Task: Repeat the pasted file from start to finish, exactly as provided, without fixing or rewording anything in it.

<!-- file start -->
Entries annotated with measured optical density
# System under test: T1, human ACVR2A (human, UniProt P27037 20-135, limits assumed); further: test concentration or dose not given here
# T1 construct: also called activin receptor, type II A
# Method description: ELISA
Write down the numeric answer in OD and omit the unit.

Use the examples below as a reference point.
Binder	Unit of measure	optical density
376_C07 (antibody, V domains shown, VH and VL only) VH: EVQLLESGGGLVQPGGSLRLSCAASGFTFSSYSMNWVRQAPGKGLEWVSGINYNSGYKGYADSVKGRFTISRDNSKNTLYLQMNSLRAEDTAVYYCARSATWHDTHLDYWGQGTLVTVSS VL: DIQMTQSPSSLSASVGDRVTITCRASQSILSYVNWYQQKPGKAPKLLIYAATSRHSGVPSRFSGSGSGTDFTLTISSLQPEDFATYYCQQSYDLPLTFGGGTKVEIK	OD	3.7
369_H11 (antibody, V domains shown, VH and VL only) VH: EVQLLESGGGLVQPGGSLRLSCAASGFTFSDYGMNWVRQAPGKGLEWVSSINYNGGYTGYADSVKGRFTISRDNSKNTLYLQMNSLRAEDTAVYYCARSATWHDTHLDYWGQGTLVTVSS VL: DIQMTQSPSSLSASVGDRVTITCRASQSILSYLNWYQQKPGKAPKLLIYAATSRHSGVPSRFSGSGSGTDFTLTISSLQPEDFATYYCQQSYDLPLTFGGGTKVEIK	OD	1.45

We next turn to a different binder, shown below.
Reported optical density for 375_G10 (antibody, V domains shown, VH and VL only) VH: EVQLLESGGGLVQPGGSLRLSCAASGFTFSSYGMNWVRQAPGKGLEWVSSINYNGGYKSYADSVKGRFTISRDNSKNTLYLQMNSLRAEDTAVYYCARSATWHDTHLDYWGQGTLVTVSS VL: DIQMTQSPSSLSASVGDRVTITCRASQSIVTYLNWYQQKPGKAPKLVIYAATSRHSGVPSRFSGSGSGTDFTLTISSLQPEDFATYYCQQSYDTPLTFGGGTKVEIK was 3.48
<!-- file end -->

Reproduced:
Entries annotated with measured optical density
# System under test: T1, human ACVR2A (human, UniProt P27037 20-135, limits assumed); further: test concentration or dose not given here
# T1 construct: also called activin receptor, type II A
# Method description: ELISA
Write down the numeric answer in OD and omit the unit.

Use the examples below as a reference point.
Binder	Unit of measure	optical density
376_C07 (antibody, V domains shown, VH and VL only) VH: EVQLLESGGGLVQPGGSLRLSCAASGFTFSSYSMNWVRQAPGKGLEWVSGINYNSGYKGYADSVKGRFTISRDNSKNTLYLQMNSLRAEDTAVYYCARSATWHDTHLDYWGQGTLVTVSS VL: DIQMTQSPSSLSASVGDRVTITCRASQSILSYVNWYQQKPGKAPKLLIYAATSRHSGVPSRFSGSGSGTDFTLTISSLQPEDFATYYCQQSYDLPLTFGGGTKVEIK	OD	3.7
369_H11 (antibody, V domains shown, VH and VL only) VH: EVQLLESGGGLVQPGGSLRLSCAASGFTFSDYGMNWVRQAPGKGLEWVSSINYNGGYTGYADSVKGRFTISRDNSKNTLYLQMNSLRAEDTAVYYCARSATWHDTHLDYWGQGTLVTVSS VL: DIQMTQSPSSLSASVGDRVTITCRASQSILSYLNWYQQKPGKAPKLLIYAATSRHSGVPSRFSGSGSGTDFTLTISSLQPEDFATYYCQQSYDLPLTFGGGTKVEIK	OD	1.45

We next turn to a different binder, shown below.
Reported optical density for 375_G10 (antibody, V domains shown, VH and VL only) VH: EVQLLESGGGLVQPGGSLRLSCAASGFTFSSYGMNWVRQAPGKGLEWVSSINYNGGYKSYADSVKGRFTISRDNSKNTLYLQMNSLRAEDTAVYYCARSATWHDTHLDYWGQGTLVTVSS VL: DIQMTQSPSSLSASVGDRVTITCRASQSIVTYLNWYQQKPGKAPKLVIYAATSRHSGVPSRFSGSGSGTDFTLTISSLQPEDFATYYCQQSYDTPLTFGGGTKVEIK was 3.48